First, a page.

An important theme in this poem is gender inequality. In the past and still today, men are dominant to woman in many aspects including financial capability, decision-making, household-roles and various occupations. Men are generally earning more than women, and in many families and traditions, women stay at home for family duties, while men are the breadwinners. In the line ‘I should have been a boy because he wanted one/a boy’ (line 59) reveals two important aspects. One referring to ‘he’ – signifying the father of the child who is now a girl. Secondly referring to the stereotype and generalization which states that giving birth to a boy often promises the family more wealth and financial security in comparison to having a girl, and therefore boys were preferred and wanted. Stereotypically speaking, men have more authority and control in their families and generally make all the decisions regarding their child’s education and freedom – and we can see Jordan has personal experiences with this, through the harsh and cruel way she refers to it in her poem, and how there is no love, genuine care or concern that she expresses when referring to her parents.
In the poem, the “wrong” elements and characteristics of June Jordan are constantly repeated. This is to emphasize the poet’s anger about her lack of acceptance that she feels not only by society but by her family. When listening to the poem we witness the harsh and judgmental comments and remarks made, for example “I am the history of the rejection of who I am” (line 78). Another example of where Jordan feels judged and unaccepted is when she says “it was my mother pleading plastic surgery for my nose and braces for my teeth” (line 6) – a mother is supposed to be a woman who supports and loves their child for who they are, and not try to change them into what they aren’t. By Jordan using very visual and graphics words, it allows us to sympathize and even empathize for the way she has been treated and feels, making the audience connect with the poem on an even more personal and emotional level.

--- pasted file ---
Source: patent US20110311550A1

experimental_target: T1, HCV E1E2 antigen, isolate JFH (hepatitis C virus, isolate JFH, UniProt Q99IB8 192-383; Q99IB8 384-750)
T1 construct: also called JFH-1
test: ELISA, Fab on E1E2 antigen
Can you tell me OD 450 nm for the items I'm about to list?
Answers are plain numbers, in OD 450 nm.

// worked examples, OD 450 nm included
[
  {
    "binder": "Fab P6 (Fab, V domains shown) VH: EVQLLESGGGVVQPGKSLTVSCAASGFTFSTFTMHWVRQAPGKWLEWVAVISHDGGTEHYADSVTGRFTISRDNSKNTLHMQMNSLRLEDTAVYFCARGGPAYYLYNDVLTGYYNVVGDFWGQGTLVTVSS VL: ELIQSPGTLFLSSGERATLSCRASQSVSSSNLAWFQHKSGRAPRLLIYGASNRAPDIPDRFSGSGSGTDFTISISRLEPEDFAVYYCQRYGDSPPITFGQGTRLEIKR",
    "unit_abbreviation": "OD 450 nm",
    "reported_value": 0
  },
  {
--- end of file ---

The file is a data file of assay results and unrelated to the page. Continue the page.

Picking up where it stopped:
From reading the entire poem several times and listening to Jordan’s reading of it, I get a sense of anger that Jordan expresses towards the people who “set things up like this” (line 21) – referring to the independence and self-restriction that Jordan feels. I believe that the people who set these things up would be society itself. Society set up racial prejudice, gender inequality, violence and abuse. Without the abuse of power of the people who have the control and the ability to make a true difference and positive change in this world, the world would be more controlled and at peace. Less crime, poverty, unemployment, violence and under-development would take place, resulting in a safer, happier place.
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When listening to the poem, I found that Jordan speaks clearly and uses pauses, creating a steady pace. Her tone in the beginning is not particularly aggressive or angry, however she does raise her voice to emphasize that she is upset and that the issues that she is talking about are personal. However as the poem progresses, so her voice becomes louder and more dominating, emphasizing particular words and phrases. This is particularly effective because the listeners now get a sense of how the poet feels about her own poem, adding a more personal and emotional touch.
Her last few closing lines show her desperate cry out for independence and freedom. From my perspective I see it as Jordan’s determination to speak up for herself and finally take the will-power to stand up and defend herself against the negligence and abuse of others. I found this poem to be incredibly motivating and inspiring in terms of taking a stand against gender inequality and violence, and I believe Jordan should be remembered for her passion, bravery and courage for speaking out for the silenced and oppressed.
June Jordan – Poem About My Rights, 13 November 2011 (video file). [Online]. Available: https://www.youtube.com/watch?v=XUSTxhYu7-4 [2015, April 20].
Poem about My Rights. 2015. [Online]. Available: http://www.poetryfoundation.org/poem/178526. [2015, April 20].